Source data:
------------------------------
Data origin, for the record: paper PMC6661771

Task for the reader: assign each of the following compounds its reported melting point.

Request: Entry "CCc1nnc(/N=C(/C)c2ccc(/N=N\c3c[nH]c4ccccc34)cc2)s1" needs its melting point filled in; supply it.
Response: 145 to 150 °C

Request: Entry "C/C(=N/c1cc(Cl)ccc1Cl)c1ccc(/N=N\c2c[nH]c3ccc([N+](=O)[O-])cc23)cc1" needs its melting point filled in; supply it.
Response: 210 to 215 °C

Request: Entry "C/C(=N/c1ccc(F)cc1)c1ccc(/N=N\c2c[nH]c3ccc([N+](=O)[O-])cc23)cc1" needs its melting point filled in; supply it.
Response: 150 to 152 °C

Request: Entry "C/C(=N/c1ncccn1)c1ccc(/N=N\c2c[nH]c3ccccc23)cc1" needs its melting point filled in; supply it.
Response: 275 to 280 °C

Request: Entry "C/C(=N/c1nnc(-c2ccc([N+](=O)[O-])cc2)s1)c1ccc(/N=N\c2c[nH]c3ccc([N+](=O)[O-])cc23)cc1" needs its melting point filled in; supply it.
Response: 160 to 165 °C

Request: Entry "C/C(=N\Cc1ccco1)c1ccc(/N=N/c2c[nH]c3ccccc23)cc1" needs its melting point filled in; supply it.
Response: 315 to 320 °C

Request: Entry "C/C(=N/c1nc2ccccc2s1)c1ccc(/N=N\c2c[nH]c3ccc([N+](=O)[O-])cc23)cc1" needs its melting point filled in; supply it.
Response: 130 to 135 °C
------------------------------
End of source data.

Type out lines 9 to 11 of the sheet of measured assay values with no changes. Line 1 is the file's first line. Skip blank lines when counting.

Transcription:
Request: Entry "C/C(=N/c1ncccn1)c1ccc(/N=N\c2c[nH]c3ccccc23)cc1" needs its melting point filled in; supply it.
Response: 275 to 280 °C

Request: Entry "C/C(=N/c1nnc(-c2ccc([N+](=O)[O-])cc2)s1)c1ccc(/N=N\c2c[nH]c3ccc([N+](=O)[O-])cc23)cc1" needs its melting point filled in; supply it.